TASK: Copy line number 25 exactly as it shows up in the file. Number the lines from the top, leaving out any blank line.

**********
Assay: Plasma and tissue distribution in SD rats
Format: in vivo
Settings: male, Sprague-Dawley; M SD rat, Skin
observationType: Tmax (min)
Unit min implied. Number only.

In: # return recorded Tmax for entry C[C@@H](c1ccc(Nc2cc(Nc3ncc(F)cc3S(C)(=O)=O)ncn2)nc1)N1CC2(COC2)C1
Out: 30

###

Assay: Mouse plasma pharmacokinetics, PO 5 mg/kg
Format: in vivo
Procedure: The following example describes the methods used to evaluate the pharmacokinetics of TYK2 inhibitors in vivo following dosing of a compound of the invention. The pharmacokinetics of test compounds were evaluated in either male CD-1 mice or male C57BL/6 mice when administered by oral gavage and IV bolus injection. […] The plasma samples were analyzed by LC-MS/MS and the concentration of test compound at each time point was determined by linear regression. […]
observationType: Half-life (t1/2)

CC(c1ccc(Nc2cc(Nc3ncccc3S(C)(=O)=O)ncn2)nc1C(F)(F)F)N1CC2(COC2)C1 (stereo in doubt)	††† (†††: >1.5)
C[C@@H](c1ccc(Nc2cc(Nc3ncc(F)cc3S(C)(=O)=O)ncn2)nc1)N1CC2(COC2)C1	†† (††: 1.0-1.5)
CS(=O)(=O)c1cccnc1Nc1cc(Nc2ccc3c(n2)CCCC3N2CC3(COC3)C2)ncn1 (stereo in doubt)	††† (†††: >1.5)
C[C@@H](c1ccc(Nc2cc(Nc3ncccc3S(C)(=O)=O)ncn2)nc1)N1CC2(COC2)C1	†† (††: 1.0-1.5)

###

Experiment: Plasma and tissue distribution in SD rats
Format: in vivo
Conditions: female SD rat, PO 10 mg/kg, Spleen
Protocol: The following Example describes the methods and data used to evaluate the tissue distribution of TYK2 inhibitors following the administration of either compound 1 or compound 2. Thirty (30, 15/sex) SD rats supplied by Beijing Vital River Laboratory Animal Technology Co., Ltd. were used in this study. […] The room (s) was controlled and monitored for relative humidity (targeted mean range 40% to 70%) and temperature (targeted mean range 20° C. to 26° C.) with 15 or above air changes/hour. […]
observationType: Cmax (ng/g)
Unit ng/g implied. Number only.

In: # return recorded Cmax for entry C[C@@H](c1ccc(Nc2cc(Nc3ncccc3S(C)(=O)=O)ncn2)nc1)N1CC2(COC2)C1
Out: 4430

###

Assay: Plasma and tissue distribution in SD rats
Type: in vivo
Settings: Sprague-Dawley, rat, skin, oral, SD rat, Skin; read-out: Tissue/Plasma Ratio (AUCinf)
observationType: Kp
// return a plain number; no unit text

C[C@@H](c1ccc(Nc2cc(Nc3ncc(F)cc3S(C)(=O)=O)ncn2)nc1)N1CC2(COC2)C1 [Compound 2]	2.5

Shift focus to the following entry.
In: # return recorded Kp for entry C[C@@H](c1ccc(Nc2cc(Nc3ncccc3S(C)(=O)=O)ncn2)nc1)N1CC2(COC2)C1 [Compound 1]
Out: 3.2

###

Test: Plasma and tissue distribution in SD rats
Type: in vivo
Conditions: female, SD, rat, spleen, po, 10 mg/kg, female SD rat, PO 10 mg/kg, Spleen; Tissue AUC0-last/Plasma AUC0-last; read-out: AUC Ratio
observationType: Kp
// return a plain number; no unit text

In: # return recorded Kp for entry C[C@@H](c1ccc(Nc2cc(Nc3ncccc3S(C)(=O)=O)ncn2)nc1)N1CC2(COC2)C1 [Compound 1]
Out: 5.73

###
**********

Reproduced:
Out: 4430